The “Paul’s Sap” model from Andy’s Leather looks like any other sap at first glance. In fact, no amount of visual inspection would lead you to believe that the Paul’s Sap is anything other than a traditional sap. That all changes when you pick it up. Once the Paul’s Sap is in hand you immediately notice what sets it apart – a thick steel rod inside the handle. This steel rod makes the Paul’s Sap completely inflexible at the handle. This is no ordinary sap. It is a blurring of the line between sap and straight baton, and it is devastating in trained hands.

Background

Andy, of Andy’s Leather, is a police officer and also a baton instructor. Paul’s Sap is the result of Andy’s experience as a baton instructor with input from tactical trainer, Paul Gomez. The goal was to create a traditional looking sap that could be seamlessly worked into someone’s existing straight baton techniques. The rigid steel rod in the Paul’s Sap handle allows it to work with the same strikes and techniques that can be used with a straight baton. This reduces the amount of impact weapon specific training that is necessary because the same training translates from stick to sap.

Construction

The steel rod is hammered into the ball of lead shot that is in the weighted end of the Paul’s Sap. Then it is stitched inside the leather exterior of the sap. The stitching is evenly spaced, straight, and clean. Andy stitches these saps while they are still wet with the leather cement so that the cement is drawn through the seams with the thread which he says creates a stronger bond between the layers of the leather.

The Paul’s Sap model that I have to review is actually an example of a new option that Andy will be offering his customers. It is made from durable leather in a saddle tan color that, while durable, has a much more utilitarian appearance than Andy’s typical richly dyed bridle leather saps. This will serve as a lower cost option for those who need a durable, hand-crafted tool but have to work within a smaller budget.

In use

The Paul’s Sap is really a joy to work with. It allows you to deliver a strike no matter how it is indexed in your hand because the stiffening effect of the steel rod makes every surface a striking surface. When it is dark enough that you can’t see your hand in front of your face, it is comforting to know that you have a tool that doesn’t require the perfect grip to operate.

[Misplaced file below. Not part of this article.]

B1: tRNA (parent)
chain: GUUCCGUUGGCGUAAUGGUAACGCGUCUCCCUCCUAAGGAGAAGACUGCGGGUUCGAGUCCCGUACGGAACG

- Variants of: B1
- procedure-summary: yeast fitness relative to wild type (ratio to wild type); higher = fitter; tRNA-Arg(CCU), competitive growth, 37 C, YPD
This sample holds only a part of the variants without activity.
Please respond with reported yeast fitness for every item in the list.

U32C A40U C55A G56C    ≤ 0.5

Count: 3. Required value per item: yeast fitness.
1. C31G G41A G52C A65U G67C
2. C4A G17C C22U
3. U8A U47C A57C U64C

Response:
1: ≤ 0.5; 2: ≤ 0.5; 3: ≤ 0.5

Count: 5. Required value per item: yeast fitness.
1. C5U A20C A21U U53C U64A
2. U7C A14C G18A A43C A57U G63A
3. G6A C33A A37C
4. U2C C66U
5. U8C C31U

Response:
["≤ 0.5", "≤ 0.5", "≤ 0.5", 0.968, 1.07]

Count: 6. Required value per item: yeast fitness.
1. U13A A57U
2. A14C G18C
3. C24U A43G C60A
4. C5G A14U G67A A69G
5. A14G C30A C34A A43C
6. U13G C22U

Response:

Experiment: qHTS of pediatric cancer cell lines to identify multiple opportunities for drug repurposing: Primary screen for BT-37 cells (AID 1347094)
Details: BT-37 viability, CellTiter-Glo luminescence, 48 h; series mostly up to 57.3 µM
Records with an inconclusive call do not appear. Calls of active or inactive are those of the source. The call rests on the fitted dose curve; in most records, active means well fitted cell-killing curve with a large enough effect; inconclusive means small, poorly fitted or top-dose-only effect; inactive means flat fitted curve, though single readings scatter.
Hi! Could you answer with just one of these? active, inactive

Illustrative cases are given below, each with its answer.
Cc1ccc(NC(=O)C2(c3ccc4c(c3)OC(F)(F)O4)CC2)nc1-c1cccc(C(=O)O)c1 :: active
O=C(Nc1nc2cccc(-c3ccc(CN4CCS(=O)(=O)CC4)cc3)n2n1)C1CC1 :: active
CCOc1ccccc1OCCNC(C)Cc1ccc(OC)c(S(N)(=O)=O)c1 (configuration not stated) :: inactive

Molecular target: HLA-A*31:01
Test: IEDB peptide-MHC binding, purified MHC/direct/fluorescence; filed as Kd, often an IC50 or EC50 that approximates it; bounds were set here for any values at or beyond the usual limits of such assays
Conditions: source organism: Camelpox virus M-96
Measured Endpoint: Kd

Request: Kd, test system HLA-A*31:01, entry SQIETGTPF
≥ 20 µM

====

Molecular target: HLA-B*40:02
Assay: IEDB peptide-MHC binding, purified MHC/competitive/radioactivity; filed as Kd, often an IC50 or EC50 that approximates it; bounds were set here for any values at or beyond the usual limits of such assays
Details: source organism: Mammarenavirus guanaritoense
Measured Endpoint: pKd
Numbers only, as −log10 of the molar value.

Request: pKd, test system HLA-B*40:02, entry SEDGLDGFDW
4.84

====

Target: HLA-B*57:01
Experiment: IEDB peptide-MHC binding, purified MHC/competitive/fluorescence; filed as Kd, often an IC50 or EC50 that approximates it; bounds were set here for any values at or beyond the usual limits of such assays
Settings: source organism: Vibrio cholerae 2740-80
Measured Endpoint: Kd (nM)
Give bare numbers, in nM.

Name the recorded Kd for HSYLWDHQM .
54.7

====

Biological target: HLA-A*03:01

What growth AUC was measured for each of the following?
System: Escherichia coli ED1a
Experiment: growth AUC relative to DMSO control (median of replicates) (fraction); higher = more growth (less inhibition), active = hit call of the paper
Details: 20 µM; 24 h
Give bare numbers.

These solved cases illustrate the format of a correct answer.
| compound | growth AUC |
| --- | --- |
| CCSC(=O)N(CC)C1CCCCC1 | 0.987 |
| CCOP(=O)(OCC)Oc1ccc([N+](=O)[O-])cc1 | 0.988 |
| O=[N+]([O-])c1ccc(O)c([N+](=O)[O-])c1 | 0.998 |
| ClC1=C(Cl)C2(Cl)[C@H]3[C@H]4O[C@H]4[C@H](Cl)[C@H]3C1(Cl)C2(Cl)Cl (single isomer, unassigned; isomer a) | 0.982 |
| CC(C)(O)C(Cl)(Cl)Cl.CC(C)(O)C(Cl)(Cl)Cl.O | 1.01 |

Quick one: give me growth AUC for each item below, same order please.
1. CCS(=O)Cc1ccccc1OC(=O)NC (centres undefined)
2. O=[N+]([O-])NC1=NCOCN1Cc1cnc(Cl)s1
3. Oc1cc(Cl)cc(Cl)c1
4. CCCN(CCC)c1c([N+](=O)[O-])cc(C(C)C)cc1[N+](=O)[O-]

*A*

All of the typical sap techniques work with the Paul’s Sap however it can also be used deliver strikes and jabs. Hammer fist strikes are particularly painful and easy to deliver with the Paul’s Sap. Simple thrusts are one of the easiest techniques you can use with the Paul’s Sap. A sharp thrust that comes straight out from the user’s body and connects with the ribs, collar bone, or chin is very effective and difficult to block. A thrust with normal sap would cause the sap to fold and flex which would make the thrust less effective. The Paul’s Sap is rigid enough to stand up to these techniques.

The lanyard strap on this particular sample runs from the top of the sap to the bottom. This type of lanyard provides retention without having to take the time to wrap it around the user’s wrist. The user simply grabs the sap through the lanyard. The lanyard passes over the back of the hand, providing a measure of retention. It even provides some retention in the event that you grab the sap the wrong way with the strap going over your fingers.

Conclusion

The Paul’s Sap from Andy’s Leather is definitely unique. The steel shank in the handle makes it feel like an entirely different tool but very familiar at the same time. Those who have trained with a sap, a straight baton, or both, will feel right at home. The ability to deliver strikes and jabs regardless of how the Paul’s Sap is being held make this a potent and more fool-proof self-defense tool. Whether you choose a utilitarian finish like this sample or a Paul’s Sap with all the richest options, you will be investing in a tool that you will be able to pass on to your children.